- Hoedt og (10)
- Matip (21)
- Salah (45+3)
Premier League, September 22 2018
Liverpool are proving impossible to halt at the start of the Premier League season, with victory over Southampton at Anfield making it six wins from six for Jurgen Klopp and his players. The Reds had inflicted the necessary damage on Mark Hughes’ Saints by half-time, by when a Wesley Hoedt own goal, a Joel Matip header and a close-range finish from Mo Salah had earned them a 3-0 lead. Xherdan Shaqiri, who was substituted at the break for tactical reasons, was named in the starting line-up for the first time since signing for the club from Stoke City in the summer, and played his part in the first and third goals. Chelsea’s goalless draw with West Ham leaves Liverpool as the only team to have maintained their 100 per cent start to the season, and the Reds now prepare to face the Blues in back-to-back fixtures: in the Carabao Cup on Wednesday and the Premier League on Saturday.
Shots / On target
Passes / Accurate
Fouls / Yellow / Red
Liverpool set up in a 4-2-3-1 for the first time this season, with Jordan Henderson and Georginio Wijnaldum operating as the deep-lying midfielders. Sadio Mane played on the right of the attacking midfield trio, with Roberto Firmino on the left and Xherdan Shaqiri, making his first start since signing in the summer, in the number 10 position. Mo Salah led the attack.
The Reds offered regular rotation between all three units in the team when in possession – this was carried out in an attempt to move the Southampton players out of their mid-block slots and create gaps to penetrate. While rotating, it was important that they still had players stretching the pitch horizontally and vertically, in order to facilitate a switch of play if the immediate path through remained blocked.
In central midfield, Henderson tended to stay deep to provide security in front of centre-backs Virgil van Dijk (later replaced by Joe Gomez) and Joel Matip, while allowing full-backs Trent Alexander-Arnold and Andy Robertson to surge forward. Wijnaldum was much more dynamic; he could regularly be seen making runs beyond Firmino to offer a threat in behind.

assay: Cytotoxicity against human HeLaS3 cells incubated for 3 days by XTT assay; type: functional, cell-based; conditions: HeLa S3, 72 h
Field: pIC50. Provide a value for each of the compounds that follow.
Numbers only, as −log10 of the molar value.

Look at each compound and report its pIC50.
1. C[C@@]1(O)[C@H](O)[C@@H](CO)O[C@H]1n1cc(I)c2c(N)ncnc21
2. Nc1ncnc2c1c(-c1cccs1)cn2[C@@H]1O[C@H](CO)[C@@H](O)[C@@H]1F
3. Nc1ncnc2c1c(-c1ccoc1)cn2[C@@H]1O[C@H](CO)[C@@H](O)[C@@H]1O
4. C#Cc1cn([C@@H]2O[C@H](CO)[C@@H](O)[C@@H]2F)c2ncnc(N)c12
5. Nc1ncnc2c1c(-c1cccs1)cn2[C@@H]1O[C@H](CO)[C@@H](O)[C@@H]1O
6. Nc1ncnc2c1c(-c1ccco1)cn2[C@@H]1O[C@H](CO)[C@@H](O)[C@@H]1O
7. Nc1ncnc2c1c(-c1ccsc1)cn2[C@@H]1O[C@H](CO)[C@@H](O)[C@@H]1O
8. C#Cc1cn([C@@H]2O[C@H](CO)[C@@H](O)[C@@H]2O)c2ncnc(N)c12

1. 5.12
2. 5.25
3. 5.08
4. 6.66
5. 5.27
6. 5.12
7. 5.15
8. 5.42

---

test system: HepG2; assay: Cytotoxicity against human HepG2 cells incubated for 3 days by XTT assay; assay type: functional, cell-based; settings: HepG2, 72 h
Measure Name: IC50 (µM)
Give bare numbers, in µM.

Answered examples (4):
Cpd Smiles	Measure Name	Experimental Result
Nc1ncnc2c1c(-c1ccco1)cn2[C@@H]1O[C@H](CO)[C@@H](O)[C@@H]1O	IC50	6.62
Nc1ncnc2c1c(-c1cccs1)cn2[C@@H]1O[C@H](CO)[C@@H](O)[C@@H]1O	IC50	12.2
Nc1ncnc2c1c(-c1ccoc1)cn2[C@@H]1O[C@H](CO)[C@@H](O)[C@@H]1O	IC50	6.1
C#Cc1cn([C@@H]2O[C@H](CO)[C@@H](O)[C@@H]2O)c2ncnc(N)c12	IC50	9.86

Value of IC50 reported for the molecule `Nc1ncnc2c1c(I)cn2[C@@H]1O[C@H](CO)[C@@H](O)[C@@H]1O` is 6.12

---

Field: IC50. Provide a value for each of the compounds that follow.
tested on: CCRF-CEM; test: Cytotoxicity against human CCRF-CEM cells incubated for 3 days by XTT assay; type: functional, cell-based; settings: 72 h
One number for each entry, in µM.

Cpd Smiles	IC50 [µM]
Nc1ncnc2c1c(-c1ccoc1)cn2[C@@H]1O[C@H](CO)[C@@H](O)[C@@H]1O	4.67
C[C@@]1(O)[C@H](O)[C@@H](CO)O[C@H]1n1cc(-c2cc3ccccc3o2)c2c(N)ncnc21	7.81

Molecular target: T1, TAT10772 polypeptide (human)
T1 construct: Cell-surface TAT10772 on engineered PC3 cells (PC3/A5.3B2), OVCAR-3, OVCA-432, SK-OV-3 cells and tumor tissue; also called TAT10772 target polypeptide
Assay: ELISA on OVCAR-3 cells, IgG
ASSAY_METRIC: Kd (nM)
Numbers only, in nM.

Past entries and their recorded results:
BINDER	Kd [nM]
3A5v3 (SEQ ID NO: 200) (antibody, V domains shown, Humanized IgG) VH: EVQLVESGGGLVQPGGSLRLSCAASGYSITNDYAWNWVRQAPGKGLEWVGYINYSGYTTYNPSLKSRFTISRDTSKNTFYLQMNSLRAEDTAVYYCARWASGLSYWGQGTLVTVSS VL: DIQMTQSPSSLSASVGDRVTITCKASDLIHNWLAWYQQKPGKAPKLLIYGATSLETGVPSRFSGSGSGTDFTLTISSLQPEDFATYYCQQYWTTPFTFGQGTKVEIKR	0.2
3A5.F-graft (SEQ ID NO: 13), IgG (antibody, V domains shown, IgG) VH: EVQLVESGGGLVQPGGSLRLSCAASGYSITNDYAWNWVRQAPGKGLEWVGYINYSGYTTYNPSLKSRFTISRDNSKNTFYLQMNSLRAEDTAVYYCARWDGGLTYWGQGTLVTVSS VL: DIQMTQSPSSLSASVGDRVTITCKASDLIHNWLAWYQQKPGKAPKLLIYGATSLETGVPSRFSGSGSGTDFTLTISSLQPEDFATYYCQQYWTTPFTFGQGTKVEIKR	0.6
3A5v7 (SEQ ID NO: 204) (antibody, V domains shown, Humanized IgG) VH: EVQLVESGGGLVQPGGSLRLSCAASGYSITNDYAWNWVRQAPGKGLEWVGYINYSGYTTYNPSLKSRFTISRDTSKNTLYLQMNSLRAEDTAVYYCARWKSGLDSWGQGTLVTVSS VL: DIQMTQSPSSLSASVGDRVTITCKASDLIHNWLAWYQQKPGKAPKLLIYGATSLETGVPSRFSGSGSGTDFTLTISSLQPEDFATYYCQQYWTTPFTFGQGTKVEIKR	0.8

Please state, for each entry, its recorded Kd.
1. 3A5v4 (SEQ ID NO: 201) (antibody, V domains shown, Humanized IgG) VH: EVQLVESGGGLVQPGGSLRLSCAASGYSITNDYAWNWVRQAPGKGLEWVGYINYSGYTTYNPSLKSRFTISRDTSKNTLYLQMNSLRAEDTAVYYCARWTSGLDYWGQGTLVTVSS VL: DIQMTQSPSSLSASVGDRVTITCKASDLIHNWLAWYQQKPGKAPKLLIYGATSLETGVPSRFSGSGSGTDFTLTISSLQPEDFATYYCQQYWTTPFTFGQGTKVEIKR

At centre forward, Salah similarly looked to threaten the space in behind to encourage the Southampton back line to retreat – this could potentially increase the space between the defensive and midfield lines, allowing Shaqiri to operate in the pockets and receive the ball on the half-turn to play forward. It might be a concern to Klopp that this high level of movement and rotation only yielded five shots on target throughout the game. Fortunately, three of these found the back of the net.
Interestingly, Klopp opted to replace the influential Shaqiri – who had played a key role in the first and third goals – with James Milner at half-time. Unconvinced by the defensive performance of his side in a 4-2-3-1 system during the opening period, Klopp reverted to a familiar 4-3-3 structure for the second half.
The Reds operated in a 4-4-1-1 mid-block out of possession during the first half. Mane and Firmino would tuck in with Henderson and Wijnaldum to form a midfield line of four, while Shaqiri sat just ahead of them. The idea here was for Shaqiri and Salah to encourage the ball out to one side of the pitch and try to shut off the other. The ball going into full-backs Cedric Soares and Ryan Bertrand, or Nathan Redmond and Matt Targett further up, was a trigger for Liverpool to attack with three players: the full-back and wide midfielder on that side, together with either Shaqiri or Salah.
When they switched to a 4-3-3 in the second half, they operated out of possession as they have done for most of the season: fleeting between a mid-block and a high press. Due to their dominance throughout the contest, though, they rarely pressed with significant intensity in what was a sixth Premier League victory out of six for Liverpool.